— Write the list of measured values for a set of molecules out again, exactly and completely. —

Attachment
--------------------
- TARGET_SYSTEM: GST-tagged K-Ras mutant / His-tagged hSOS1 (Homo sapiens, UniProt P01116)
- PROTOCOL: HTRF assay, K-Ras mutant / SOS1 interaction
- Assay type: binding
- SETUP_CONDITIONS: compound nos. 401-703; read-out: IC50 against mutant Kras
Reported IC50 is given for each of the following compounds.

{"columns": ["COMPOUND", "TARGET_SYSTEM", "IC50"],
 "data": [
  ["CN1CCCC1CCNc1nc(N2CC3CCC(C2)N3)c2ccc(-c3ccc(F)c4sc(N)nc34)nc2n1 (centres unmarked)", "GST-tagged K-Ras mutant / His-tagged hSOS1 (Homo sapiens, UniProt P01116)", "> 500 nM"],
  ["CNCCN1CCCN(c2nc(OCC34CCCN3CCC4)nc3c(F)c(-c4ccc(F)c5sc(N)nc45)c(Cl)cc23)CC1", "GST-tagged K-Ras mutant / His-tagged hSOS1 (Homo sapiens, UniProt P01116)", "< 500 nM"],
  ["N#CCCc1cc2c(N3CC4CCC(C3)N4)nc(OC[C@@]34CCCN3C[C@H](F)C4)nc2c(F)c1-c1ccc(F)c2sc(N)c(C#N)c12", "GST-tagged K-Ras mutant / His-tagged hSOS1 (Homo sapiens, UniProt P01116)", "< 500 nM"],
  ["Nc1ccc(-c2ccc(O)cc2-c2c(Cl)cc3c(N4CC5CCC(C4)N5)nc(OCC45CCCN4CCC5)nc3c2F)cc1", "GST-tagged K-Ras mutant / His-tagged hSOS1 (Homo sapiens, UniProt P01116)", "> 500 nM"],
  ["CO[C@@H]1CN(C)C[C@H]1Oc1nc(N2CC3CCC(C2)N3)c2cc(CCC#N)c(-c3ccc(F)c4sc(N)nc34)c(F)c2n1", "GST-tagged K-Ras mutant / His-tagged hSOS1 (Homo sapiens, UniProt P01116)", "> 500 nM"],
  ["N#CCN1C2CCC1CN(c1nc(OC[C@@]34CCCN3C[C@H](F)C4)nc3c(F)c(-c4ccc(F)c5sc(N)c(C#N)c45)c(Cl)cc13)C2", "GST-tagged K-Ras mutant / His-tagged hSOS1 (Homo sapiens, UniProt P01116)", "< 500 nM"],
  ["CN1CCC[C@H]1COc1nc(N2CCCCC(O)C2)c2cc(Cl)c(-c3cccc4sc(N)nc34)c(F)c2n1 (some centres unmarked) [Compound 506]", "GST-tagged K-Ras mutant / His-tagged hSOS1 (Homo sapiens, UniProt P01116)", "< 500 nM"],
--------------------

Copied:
- TARGET_SYSTEM: GST-tagged K-Ras mutant / His-tagged hSOS1 (Homo sapiens, UniProt P01116)
- PROTOCOL: HTRF assay, K-Ras mutant / SOS1 interaction
- Assay type: binding
- SETUP_CONDITIONS: compound nos. 401-703; read-out: IC50 against mutant Kras
Reported IC50 is given for each of the following compounds.

{"columns": ["COMPOUND", "TARGET_SYSTEM", "IC50"],
 "data": [
  ["CN1CCCC1CCNc1nc(N2CC3CCC(C2)N3)c2ccc(-c3ccc(F)c4sc(N)nc34)nc2n1 (centres unmarked)", "GST-tagged K-Ras mutant / His-tagged hSOS1 (Homo sapiens, UniProt P01116)", "> 500 nM"],
  ["CNCCN1CCCN(c2nc(OCC34CCCN3CCC4)nc3c(F)c(-c4ccc(F)c5sc(N)nc45)c(Cl)cc23)CC1", "GST-tagged K-Ras mutant / His-tagged hSOS1 (Homo sapiens, UniProt P01116)", "< 500 nM"],
  ["N#CCCc1cc2c(N3CC4CCC(C3)N4)nc(OC[C@@]34CCCN3C[C@H](F)C4)nc2c(F)c1-c1ccc(F)c2sc(N)c(C#N)c12", "GST-tagged K-Ras mutant / His-tagged hSOS1 (Homo sapiens, UniProt P01116)", "< 500 nM"],
  ["Nc1ccc(-c2ccc(O)cc2-c2c(Cl)cc3c(N4CC5CCC(C4)N5)nc(OCC45CCCN4CCC5)nc3c2F)cc1", "GST-tagged K-Ras mutant / His-tagged hSOS1 (Homo sapiens, UniProt P01116)", "> 500 nM"],
  ["CO[C@@H]1CN(C)C[C@H]1Oc1nc(N2CC3CCC(C2)N3)c2cc(CCC#N)c(-c3ccc(F)c4sc(N)nc34)c(F)c2n1", "GST-tagged K-Ras mutant / His-tagged hSOS1 (Homo sapiens, UniProt P01116)", "> 500 nM"],
  ["N#CCN1C2CCC1CN(c1nc(OC[C@@]34CCCN3C[C@H](F)C4)nc3c(F)c(-c4ccc(F)c5sc(N)c(C#N)c45)c(Cl)cc13)C2", "GST-tagged K-Ras mutant / His-tagged hSOS1 (Homo sapiens, UniProt P01116)", "< 500 nM"],
  ["CN1CCC[C@H]1COc1nc(N2CCCCC(O)C2)c2cc(Cl)c(-c3cccc4sc(N)nc34)c(F)c2n1 (some centres unmarked) [Compound 506]", "GST-tagged K-Ras mutant / His-tagged hSOS1 (Homo sapiens, UniProt P01116)", "< 500 nM"],